• Maybe you’re not into the social aspect—it’s not an opt-in feature (you have to go into your settings to turn it off)
  • Requires you to sign up for a Venmo account to begin using the app
  • App support is limited
  • No fingerprint support on Android

So I decided to hedge my bets with Square Cash by installing Venmo (that and I needed to pay someone for a used office chair). Venmo was the original payment transfer app on the block. If for some reason you feel the need to broadcast that you purchased a used office chair from someone, this is the app to do it with. Venmo also touts its ability to work as a payment option for apps, but that app selection is fairly limited at the moment.

So why would you use it? Well, the user base for Venmo is larger, meaning more of your friends might be using it, because it has been around longer than Square Cash, has a social component, and is owned by PayPal. Cashing out usually takes one business day on Venmo. But it also allows for larger transfers than Square Cash in case you’re the suspicious type and need to move larger sums of money around frequently. Don’t worry though, I’m not here to ask questions.

3. PayPal

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Why mess with success?

Pros:

  • Can do international money transfers with support for different currencies
  • Versatile: can be used for payment on websites and other apps
  • No transfer limits
  • Free transfers from bank account or PayPal balance for friends and family in the U.S.

Cons:

  • Longest wait time on withdrawals to your bank account, 3-4 business days

It would be foolish to talk about money transfers and not mention the OG money mover, PayPal. Being older has it’s benefits (at least that’s what I tell myself as I approach 30) and PayPal capitalizes by offering some unique features, brand recognition, and no transfer limits. While Square Cash and Venmo keep their number of users under wraps, they are limited to U.S. transfers. PayPal, formerly a part of eBay, supports international transfers and has over 188 million active users, according to Statista. That’s a lot of people you can send money to and if it’s a friend or relative in the U.S., you’re able to send that money for free if you use your bank account (or PayPal balance). And so many people recognize PayPal by now that you’re bound to have an easier time convincing tech-wary relatives to use it instead of the new kids on the block.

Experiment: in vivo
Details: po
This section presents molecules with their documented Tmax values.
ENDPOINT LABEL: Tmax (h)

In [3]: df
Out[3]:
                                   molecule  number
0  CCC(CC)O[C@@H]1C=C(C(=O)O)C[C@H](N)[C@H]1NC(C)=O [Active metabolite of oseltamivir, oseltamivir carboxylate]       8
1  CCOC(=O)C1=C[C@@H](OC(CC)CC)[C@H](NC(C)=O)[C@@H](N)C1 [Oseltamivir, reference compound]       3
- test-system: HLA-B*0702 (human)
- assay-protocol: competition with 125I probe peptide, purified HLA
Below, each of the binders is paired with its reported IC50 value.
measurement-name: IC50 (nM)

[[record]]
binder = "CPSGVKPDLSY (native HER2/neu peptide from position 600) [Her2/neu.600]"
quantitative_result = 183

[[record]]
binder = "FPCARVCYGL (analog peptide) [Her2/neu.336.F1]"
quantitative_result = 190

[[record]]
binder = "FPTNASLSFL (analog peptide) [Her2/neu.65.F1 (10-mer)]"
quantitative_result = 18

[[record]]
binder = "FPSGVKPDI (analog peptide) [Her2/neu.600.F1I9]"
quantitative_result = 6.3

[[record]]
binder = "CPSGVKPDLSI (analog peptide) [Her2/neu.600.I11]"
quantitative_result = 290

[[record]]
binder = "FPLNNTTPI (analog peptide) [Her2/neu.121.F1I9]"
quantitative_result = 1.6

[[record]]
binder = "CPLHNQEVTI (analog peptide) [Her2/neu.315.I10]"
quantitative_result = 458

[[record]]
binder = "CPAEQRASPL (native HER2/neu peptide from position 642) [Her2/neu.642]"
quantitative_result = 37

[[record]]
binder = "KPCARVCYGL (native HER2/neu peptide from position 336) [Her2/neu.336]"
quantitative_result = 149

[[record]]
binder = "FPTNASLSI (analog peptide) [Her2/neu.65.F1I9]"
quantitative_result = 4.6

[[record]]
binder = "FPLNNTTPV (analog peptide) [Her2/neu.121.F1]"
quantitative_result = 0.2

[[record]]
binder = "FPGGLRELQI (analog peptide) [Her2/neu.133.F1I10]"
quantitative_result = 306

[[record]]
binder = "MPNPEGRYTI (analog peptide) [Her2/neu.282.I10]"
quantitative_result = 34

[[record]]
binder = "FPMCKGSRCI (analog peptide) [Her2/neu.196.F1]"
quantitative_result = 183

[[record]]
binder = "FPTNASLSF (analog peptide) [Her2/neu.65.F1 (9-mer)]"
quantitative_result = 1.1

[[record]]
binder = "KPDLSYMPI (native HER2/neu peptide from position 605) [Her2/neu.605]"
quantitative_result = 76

PayPal charges their standard fees (2.9% + $.30) when transferring money with a card or to sellers of good and services. But that support of sellers means PayPal can be used as a payment method on other websites and apps. However, PayPal entrenches itself as the middleman in all their transactions and, similarly to Venmo, requires the additional step of withdrawing your PayPal balance to get it in your bank account. It also has the longest turnaround time, 3-4 business days, for withdrawals. That’s not ideal, but they also take on the most risk with their added features.

4. Splitwise

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For those of you with roommates, bills, and a need to keep track of both.

Pros:

  • Keeps a running tab of who owes who for trips, living expenses, etc.
  • Ability to create different groups for different sets of expenses (i.e. roommates, friends, bandmates, etc.)
  • Cross-platform support (iOS, Android, and third-party Windows apps)
  • Able to create recurring bills and expenses
  • Ability to add pictures (receipts!) to transactions
  • Can be used with people who don’t want to install the app

Cons:

  • No built-in money transfers means more steps involved to get settled up
  • There’s some work involved setting everything up, especially if you have to convince others to install the app or need it only occasionally.
  • No OCR support for receipts

Let’s say you have a way to transfer money: Square Cash, Venmo, or PayPal. Maybe you’re even using some antiquated bartering system that involves trading paper you claim has some sort of denominational worth for goods and services—I don’t want to know about such crazy schemes. You might just need a wiser way to split the cost of certain expenses. Enter Splitwise.